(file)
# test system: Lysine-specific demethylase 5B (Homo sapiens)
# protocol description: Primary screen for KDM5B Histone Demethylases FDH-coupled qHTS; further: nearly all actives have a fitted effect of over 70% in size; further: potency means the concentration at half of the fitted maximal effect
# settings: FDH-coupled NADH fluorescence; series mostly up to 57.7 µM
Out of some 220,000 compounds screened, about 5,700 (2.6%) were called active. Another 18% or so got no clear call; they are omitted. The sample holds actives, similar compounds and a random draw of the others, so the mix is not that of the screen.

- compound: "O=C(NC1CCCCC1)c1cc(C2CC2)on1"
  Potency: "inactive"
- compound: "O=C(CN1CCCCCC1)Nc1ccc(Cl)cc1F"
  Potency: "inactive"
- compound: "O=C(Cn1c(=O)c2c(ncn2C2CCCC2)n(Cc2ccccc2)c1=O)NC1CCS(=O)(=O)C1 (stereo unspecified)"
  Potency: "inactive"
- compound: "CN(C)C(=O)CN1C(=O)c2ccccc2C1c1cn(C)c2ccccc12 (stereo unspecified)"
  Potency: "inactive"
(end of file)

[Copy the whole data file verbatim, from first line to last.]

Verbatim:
# test system: Lysine-specific demethylase 5B (Homo sapiens)
# protocol description: Primary screen for KDM5B Histone Demethylases FDH-coupled qHTS; further: nearly all actives have a fitted effect of over 70% in size; further: potency means the concentration at half of the fitted maximal effect
# settings: FDH-coupled NADH fluorescence; series mostly up to 57.7 µM
Out of some 220,000 compounds screened, about 5,700 (2.6%) were called active. Another 18% or so got no clear call; they are omitted. The sample holds actives, similar compounds and a random draw of the others, so the mix is not that of the screen.

- compound: "O=C(NC1CCCCC1)c1cc(C2CC2)on1"
  Potency: "inactive"
- compound: "O=C(CN1CCCCCC1)Nc1ccc(Cl)cc1F"
  Potency: "inactive"
- compound: "O=C(Cn1c(=O)c2c(ncn2C2CCCC2)n(Cc2ccccc2)c1=O)NC1CCS(=O)(=O)C1 (stereo unspecified)"
  Potency: "inactive"
- compound: "CN(C)C(=O)CN1C(=O)c2ccccc2C1c1cn(C)c2ccccc12 (stereo unspecified)"
  Potency: "inactive"